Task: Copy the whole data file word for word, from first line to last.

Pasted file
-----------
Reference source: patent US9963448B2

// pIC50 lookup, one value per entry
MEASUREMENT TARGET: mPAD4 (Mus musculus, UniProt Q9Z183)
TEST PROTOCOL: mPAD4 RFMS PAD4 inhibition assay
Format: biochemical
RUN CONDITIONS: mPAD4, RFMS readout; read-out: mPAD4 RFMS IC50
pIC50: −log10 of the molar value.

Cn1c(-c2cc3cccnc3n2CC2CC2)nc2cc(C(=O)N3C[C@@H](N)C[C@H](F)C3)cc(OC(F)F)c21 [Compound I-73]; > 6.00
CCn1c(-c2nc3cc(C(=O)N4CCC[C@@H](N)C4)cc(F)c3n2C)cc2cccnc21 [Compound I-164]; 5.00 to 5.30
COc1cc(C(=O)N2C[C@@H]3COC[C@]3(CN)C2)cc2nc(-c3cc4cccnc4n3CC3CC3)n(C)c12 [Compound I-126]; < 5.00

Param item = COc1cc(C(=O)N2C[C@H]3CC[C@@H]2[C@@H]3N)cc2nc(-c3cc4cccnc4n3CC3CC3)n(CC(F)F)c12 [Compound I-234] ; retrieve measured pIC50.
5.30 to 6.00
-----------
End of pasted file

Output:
Reference source: patent US9963448B2

// pIC50 lookup, one value per entry
MEASUREMENT TARGET: mPAD4 (Mus musculus, UniProt Q9Z183)
TEST PROTOCOL: mPAD4 RFMS PAD4 inhibition assay
Format: biochemical
RUN CONDITIONS: mPAD4, RFMS readout; read-out: mPAD4 RFMS IC50
pIC50: −log10 of the molar value.

Cn1c(-c2cc3cccnc3n2CC2CC2)nc2cc(C(=O)N3C[C@@H](N)C[C@H](F)C3)cc(OC(F)F)c21 [Compound I-73]; > 6.00
CCn1c(-c2nc3cc(C(=O)N4CCC[C@@H](N)C4)cc(F)c3n2C)cc2cccnc21 [Compound I-164]; 5.00 to 5.30
COc1cc(C(=O)N2C[C@@H]3COC[C@]3(CN)C2)cc2nc(-c3cc4cccnc4n3CC3CC3)n(C)c12 [Compound I-126]; < 5.00

Param item = COc1cc(C(=O)N2C[C@H]3CC[C@@H]2[C@@H]3N)cc2nc(-c3cc4cccnc4n3CC3CC3)n(CC(F)F)c12 [Compound I-234] ; retrieve measured pIC50.
5.30 to 6.00